FOR IMMEDIATE RELEASE
February 18, 2015
Lyman Allyn Art Museum
Press Contact: Rebecca Marsie, Communications Coordinator
860.443.2545 x112 / email@example.com
LYMAN ALLYN ART MUSEUM PRESENTS LOST GARDENS OF NEW ENGLAND
New London – The Lyman Allyn Art Museum is proud to present Lost Gardens of New England, an exhibition exploring the rich heritage of New England gardens, great and small. Lost Gardens of New England will be on view from March 1 through July 31, 2015.
Featuring more than forty images of New England gardens from Historic New England’s extraordinary Library and Archives, Lost Gardens of New England is rich in evocative documentary evidence of major themes of American landscape history. The exhibition presents this material to depict several New England gardens, great and small, that no longer exist or only partially survive.
The show includes watercolors, historic photographs, prints, stereo view cards, garden supply catalogues, and even a mid-nineteenth-century nurseryman’s bill with a list of plant materials. Landscape drawings provide insight into how these gardens were conceived and visualized by their creators, either amateur or professional.
Also incorporated into the exhibition are profiles of local “lost” gardens and their owners, including Westomere in New London and the now restored gardens of Eolia, the Harkness estate in Waterford. These influential local citizens brought prominent landscape architects such as Frederick Law Olmstead and Beatrix Farrand to New London County in the early 20th century. As such, Lost Gardens of New England tells the stories of the lost gardens in our own backyard, the people who made them, how they came to be and what has become of them today.
The exhibition material is divided into thematic groupings — urban gardens, family gardens, professionally designed landscapes, colonial revival gardens, and landscape structures. Visions of ideal outdoor spaces range from a country gentleman’s estate, to a picturesque landscape surrounding a suburban villa, to a romantic garden of the early twentieth century. The images selected illustrate and preserve the legacy of New England’s lavish garden design traditions and offer inspiration to all who view them.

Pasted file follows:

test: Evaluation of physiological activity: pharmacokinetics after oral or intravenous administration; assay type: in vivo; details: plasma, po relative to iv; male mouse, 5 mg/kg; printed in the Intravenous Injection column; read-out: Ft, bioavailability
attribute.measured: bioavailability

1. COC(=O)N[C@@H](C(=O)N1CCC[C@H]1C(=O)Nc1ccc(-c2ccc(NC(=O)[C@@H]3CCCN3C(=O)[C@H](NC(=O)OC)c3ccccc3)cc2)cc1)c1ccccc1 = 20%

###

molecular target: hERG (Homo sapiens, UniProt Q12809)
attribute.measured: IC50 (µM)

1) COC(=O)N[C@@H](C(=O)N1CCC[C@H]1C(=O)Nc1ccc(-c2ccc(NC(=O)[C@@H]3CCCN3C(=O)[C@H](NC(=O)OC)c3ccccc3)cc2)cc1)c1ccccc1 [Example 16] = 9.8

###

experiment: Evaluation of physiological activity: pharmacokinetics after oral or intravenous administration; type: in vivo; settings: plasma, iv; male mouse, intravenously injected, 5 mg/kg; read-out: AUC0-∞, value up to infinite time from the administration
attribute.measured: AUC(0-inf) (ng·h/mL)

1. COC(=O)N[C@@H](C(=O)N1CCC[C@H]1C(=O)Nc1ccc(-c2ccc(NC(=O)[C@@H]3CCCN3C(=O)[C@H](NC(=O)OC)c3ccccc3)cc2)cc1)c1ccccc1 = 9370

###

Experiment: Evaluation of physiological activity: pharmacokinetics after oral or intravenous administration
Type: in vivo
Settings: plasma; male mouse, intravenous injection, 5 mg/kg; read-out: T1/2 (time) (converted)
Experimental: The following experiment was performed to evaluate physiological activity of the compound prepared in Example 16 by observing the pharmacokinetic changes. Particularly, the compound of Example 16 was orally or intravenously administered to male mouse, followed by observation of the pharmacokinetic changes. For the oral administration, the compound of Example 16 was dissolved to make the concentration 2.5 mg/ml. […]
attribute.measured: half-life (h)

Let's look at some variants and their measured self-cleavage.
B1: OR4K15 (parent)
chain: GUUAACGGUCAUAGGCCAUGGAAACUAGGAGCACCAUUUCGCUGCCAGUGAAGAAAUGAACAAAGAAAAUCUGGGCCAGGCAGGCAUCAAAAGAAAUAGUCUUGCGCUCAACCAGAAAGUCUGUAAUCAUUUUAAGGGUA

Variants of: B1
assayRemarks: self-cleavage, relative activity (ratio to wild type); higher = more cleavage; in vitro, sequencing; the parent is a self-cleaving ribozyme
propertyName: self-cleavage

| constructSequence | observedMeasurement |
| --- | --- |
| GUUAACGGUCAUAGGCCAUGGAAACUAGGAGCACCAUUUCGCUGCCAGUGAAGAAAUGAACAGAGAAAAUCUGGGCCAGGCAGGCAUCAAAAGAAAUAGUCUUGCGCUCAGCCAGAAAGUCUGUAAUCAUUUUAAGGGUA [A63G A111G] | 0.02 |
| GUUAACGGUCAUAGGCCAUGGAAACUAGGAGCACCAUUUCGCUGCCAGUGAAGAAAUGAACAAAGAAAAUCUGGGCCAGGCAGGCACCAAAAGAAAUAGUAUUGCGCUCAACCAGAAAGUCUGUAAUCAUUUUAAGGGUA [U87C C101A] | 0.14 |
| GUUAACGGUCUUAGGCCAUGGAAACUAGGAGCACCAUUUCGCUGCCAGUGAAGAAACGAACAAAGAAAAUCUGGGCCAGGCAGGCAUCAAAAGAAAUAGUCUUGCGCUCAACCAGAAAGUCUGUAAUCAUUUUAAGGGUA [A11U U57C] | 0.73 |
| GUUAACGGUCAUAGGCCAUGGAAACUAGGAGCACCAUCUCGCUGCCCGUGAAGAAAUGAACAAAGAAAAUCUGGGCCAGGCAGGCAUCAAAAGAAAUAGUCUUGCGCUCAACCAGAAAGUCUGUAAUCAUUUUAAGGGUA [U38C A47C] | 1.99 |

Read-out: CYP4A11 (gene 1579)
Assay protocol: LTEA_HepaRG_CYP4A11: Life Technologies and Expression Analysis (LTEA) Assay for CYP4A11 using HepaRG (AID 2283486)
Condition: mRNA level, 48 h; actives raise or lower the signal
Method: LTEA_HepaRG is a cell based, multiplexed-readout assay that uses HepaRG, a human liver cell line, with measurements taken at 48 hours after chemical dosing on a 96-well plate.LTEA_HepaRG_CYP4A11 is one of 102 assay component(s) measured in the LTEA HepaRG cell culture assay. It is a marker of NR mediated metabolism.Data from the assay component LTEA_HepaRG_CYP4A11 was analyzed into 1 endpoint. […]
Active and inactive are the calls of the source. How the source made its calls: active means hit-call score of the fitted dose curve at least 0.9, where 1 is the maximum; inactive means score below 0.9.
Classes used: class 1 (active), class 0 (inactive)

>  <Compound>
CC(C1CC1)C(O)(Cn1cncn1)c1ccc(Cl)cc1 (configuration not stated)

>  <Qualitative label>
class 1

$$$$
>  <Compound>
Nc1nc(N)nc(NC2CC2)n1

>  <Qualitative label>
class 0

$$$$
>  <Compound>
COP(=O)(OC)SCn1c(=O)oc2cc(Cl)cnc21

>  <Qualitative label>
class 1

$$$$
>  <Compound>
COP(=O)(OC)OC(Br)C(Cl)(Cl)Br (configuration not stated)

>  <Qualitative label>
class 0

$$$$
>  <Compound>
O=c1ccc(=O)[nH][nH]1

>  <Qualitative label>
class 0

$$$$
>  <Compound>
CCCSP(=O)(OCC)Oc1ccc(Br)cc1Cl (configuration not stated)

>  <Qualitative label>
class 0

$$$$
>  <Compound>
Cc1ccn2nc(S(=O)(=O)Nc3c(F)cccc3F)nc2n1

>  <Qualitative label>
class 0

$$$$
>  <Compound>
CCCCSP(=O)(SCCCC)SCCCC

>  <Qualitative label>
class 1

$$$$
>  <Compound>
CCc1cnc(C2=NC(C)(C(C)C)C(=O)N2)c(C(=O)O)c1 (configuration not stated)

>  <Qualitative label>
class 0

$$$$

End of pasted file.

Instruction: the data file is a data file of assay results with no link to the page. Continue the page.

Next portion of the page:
The Exhibition reception will be on Saturday, February 28 from 5 – 7pm.
Members free, Non-members $10.
Check the museum website at www.lymanallyn.org and Facebook page for updates and additional programming.
Tours of the exhibition are available for groups. To schedule tours, call Director of Education Mollie Clarke at 860-443-2545, ext. 110 or e-mail firstname.lastname@example.org.
For more information or images, please contact Rebecca Marsie at 860.443.2545 x112 or at email@example.com.
Exhibitions and programs are funded in part by the Department of Economic and Community Development; Frank Loomis Palmer Fund, Bank of America, Trustee; People’s United Bank, sponsor of Free First Saturdays; and Seward and Monde, Certified Public Accountants and Consultants.
About the Lyman Allyn Art Museum
The Lyman Allyn Art Museum welcomes about 25,000 visitors annually from New London, Southeastern Connecticut and all over the world. Established in 1926 by a gift from Harriet Allyn in memory of her seafaring father, the Museum opened the doors of its beautiful neo-classical building surrounded by 11 acres of green space in 1932. Today it presents a number of changing exhibitions each year and houses a fascinating collection of over 15,000 objects from ancient times to the present; artworks from Africa, Asia, the Americas and Europe, with particularly strong collections of American paintings, decorative arts and Victorian toys and doll houses.
The museum is located at 625 Williams Street, New London, Connecticut, exit 83 off I-95. The museum is open Tuesday through Saturday, 10:00 am – 5:00 pm, Sundays 1:00 – 5:00 pm; closed Mondays and major holidays. For more information call 860.443.2545, ext. 129 or visit us on Facebook or the web at: www.lymanallyn.org.